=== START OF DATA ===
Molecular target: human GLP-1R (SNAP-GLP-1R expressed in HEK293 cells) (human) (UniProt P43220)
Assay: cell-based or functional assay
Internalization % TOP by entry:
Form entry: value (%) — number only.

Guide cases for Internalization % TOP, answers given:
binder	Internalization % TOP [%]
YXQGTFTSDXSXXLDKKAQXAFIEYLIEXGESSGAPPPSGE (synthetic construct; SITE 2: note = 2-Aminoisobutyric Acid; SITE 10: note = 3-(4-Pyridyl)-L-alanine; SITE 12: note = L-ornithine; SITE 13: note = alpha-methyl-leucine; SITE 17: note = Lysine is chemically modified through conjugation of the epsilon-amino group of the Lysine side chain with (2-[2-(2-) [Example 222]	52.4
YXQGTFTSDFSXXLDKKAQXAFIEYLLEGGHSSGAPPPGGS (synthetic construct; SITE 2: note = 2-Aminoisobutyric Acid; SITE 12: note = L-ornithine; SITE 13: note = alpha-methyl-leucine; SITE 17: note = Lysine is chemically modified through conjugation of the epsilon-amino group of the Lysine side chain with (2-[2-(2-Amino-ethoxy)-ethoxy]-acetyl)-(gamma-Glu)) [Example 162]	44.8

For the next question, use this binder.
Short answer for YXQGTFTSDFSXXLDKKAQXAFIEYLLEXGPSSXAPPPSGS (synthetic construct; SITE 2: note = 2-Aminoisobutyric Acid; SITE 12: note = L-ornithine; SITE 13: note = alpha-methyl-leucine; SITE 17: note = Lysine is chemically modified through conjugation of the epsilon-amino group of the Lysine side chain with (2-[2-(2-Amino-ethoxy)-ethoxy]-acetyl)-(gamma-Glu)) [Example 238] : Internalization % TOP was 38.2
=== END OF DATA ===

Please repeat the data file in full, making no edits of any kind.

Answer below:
Molecular target: human GLP-1R (SNAP-GLP-1R expressed in HEK293 cells) (human) (UniProt P43220)
Assay: cell-based or functional assay
Internalization % TOP by entry:
Form entry: value (%) — number only.

Guide cases for Internalization % TOP, answers given:
binder	Internalization % TOP [%]
YXQGTFTSDXSXXLDKKAQXAFIEYLIEXGESSGAPPPSGE (synthetic construct; SITE 2: note = 2-Aminoisobutyric Acid; SITE 10: note = 3-(4-Pyridyl)-L-alanine; SITE 12: note = L-ornithine; SITE 13: note = alpha-methyl-leucine; SITE 17: note = Lysine is chemically modified through conjugation of the epsilon-amino group of the Lysine side chain with (2-[2-(2-) [Example 222]	52.4
YXQGTFTSDFSXXLDKKAQXAFIEYLLEGGHSSGAPPPGGS (synthetic construct; SITE 2: note = 2-Aminoisobutyric Acid; SITE 12: note = L-ornithine; SITE 13: note = alpha-methyl-leucine; SITE 17: note = Lysine is chemically modified through conjugation of the epsilon-amino group of the Lysine side chain with (2-[2-(2-Amino-ethoxy)-ethoxy]-acetyl)-(gamma-Glu)) [Example 162]	44.8

For the next question, use this binder.
Short answer for YXQGTFTSDFSXXLDKKAQXAFIEYLLEXGPSSXAPPPSGS (synthetic construct; SITE 2: note = 2-Aminoisobutyric Acid; SITE 12: note = L-ornithine; SITE 13: note = alpha-methyl-leucine; SITE 17: note = Lysine is chemically modified through conjugation of the epsilon-amino group of the Lysine side chain with (2-[2-(2-Amino-ethoxy)-ethoxy]-acetyl)-(gamma-Glu)) [Example 238] : Internalization % TOP was 38.2